In 1987 the College Theology Society held its annual meeting at Loyola College in Maryland. The cicadas were then at the end of their appearance and crunched underfoot as we walked from the dorms to the sessions. That was the first annual meeting I had attended and the cicadas made a lasting impression on me. As the College Theology Society celebrates the fiftieth anniversary of its annual meetings, the cicadas have come and gone again. Since the planning for the Society began, they have come four times, just four times out of their thousands of years of life. As they return to their burrows to begin a new cycle of life, CTS celebrates fifty years of life completed and looks forward another cycle of its theological life already on the horizon. When the cicadas emerge again, seventeen years from now, what will they notice about CTS that is different from today? In other words, will the trajectories of growth present in CTS in 2004 flourish and, if so, what might the returning cicadas see?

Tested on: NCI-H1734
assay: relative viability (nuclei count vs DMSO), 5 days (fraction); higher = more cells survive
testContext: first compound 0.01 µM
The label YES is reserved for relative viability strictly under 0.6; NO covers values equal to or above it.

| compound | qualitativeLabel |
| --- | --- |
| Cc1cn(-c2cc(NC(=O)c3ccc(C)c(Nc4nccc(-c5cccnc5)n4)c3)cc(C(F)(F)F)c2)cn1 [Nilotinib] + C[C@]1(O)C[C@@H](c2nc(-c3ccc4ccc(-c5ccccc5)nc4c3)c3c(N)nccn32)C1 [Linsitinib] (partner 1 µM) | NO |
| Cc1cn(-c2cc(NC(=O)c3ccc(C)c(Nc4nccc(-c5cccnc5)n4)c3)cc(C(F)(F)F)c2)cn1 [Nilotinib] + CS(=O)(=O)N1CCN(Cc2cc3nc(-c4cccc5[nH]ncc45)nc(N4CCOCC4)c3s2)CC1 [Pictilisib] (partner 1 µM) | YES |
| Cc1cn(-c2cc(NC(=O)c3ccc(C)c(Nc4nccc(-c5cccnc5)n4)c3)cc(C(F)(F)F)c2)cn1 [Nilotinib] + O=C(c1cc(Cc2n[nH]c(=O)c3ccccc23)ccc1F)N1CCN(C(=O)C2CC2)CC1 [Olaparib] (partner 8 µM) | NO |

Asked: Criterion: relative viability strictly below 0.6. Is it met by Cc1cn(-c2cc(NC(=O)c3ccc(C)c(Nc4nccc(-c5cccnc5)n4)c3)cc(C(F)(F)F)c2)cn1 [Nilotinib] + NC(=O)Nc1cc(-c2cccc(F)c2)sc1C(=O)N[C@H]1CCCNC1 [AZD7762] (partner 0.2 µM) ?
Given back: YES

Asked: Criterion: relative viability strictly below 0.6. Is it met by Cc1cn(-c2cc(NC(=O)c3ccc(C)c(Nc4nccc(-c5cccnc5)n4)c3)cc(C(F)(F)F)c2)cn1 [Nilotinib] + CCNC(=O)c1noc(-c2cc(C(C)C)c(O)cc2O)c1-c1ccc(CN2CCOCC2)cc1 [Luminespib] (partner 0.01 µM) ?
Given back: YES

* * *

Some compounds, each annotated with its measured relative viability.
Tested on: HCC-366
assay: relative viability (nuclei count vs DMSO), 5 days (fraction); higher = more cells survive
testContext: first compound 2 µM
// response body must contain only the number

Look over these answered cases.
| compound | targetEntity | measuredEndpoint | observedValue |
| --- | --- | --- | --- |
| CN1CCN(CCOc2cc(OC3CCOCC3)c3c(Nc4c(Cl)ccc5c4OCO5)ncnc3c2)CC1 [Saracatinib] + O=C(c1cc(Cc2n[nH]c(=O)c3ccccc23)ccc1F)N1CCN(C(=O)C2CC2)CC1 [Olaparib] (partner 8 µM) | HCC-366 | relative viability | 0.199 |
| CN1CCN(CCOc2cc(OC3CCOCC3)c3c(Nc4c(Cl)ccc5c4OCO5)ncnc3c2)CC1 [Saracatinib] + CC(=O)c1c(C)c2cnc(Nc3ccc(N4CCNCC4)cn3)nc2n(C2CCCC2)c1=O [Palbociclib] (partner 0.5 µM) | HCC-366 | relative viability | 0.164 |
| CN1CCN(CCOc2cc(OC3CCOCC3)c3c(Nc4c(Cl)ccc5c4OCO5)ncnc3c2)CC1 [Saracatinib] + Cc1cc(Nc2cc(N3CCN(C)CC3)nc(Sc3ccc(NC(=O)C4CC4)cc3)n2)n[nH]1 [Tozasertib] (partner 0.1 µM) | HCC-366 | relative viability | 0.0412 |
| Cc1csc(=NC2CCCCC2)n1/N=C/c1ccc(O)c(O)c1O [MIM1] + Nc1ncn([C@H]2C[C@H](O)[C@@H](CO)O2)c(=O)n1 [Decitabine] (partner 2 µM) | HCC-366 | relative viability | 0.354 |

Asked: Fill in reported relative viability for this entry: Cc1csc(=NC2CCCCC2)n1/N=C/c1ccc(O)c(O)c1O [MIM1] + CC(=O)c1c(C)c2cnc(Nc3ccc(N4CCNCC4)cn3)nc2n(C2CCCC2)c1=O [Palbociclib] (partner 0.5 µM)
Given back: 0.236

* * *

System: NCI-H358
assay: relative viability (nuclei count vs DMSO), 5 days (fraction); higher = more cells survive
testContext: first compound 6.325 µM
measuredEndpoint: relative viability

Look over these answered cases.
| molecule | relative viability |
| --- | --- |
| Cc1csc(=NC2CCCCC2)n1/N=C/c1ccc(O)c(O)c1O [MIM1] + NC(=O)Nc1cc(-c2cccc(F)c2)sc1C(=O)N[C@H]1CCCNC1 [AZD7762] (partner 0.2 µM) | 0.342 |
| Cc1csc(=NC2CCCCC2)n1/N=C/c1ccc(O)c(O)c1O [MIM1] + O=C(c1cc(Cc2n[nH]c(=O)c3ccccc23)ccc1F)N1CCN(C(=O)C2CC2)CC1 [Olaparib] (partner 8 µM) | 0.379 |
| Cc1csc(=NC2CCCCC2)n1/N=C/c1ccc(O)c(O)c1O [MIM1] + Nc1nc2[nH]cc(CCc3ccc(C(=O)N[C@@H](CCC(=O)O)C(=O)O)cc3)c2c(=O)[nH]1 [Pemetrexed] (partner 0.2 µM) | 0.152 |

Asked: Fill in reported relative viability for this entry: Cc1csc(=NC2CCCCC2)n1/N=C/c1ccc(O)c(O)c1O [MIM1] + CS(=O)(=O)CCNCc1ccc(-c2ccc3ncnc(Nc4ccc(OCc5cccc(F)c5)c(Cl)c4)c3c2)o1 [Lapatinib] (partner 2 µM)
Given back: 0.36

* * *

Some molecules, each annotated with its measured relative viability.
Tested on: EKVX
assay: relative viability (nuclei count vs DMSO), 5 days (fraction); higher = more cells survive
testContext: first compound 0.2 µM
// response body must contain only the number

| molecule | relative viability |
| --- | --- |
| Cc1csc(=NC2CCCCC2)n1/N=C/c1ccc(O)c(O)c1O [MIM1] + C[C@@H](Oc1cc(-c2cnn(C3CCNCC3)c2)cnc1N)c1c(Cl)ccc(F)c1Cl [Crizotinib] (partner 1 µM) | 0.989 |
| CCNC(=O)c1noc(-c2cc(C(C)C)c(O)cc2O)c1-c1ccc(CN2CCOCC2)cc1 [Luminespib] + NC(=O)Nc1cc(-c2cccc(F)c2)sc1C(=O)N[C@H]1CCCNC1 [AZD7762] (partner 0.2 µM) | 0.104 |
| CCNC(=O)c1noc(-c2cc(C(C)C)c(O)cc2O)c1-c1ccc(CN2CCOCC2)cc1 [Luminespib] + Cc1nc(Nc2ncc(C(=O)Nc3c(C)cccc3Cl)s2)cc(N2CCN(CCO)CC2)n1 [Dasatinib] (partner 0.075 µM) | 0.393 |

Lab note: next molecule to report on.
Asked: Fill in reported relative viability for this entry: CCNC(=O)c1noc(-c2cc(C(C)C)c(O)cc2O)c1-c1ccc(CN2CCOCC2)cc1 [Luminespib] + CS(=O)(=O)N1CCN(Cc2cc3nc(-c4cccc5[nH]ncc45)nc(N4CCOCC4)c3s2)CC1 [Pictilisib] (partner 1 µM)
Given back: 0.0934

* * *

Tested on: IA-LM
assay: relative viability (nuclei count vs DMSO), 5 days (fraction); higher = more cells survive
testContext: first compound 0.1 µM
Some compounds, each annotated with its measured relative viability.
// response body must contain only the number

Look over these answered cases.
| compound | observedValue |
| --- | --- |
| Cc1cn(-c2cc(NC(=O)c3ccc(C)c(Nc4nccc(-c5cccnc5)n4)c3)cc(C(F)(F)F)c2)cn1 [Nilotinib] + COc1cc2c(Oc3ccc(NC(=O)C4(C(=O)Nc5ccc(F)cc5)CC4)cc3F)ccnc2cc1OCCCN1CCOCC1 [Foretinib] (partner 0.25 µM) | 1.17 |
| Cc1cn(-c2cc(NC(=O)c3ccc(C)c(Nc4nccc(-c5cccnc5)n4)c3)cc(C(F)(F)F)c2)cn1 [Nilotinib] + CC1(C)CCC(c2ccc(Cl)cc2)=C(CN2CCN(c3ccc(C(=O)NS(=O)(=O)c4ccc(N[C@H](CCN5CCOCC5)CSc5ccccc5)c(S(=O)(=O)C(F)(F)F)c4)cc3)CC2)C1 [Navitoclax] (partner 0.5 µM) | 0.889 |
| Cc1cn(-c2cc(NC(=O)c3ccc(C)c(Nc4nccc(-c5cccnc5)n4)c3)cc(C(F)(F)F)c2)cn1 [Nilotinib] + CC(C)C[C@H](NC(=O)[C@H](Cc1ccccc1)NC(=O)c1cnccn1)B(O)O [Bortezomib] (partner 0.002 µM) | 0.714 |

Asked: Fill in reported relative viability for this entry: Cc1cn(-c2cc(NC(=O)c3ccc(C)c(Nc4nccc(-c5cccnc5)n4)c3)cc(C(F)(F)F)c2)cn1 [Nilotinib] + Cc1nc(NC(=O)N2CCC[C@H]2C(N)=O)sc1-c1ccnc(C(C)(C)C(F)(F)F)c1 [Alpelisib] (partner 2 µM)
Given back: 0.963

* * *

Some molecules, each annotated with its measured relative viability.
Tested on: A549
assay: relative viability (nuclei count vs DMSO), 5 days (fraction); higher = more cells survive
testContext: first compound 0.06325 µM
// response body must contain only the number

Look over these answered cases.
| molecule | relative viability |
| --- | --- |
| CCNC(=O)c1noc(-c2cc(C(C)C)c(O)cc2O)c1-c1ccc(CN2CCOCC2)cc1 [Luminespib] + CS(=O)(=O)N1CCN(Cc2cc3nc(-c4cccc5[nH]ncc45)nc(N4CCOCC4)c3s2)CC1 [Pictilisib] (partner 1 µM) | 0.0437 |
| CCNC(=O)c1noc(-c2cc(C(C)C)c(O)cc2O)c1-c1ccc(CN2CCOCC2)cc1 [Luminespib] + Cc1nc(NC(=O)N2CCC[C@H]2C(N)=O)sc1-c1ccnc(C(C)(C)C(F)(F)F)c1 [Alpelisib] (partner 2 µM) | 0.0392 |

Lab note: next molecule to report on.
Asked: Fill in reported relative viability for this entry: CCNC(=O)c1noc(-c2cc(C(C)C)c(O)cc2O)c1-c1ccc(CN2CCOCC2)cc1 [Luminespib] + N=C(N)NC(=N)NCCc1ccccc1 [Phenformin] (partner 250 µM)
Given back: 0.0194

Several persons who have described the beginning of the College Theology Society have pointed out that until the middle of the nineteen fifties, theology in the liberal arts colleges consisted largely of apologetics taught by persons of intelligence and good will, often priests, who seldom possessed an earned doctorate in the field. Professors with doctorates were usually assigned to the seminaries. A group of liberal arts college professors in theology became aware that they did not enjoy the same credibility in their institutions as professors in other disciplines, in part because the criteria for teaching theology were different and lower than for other departments.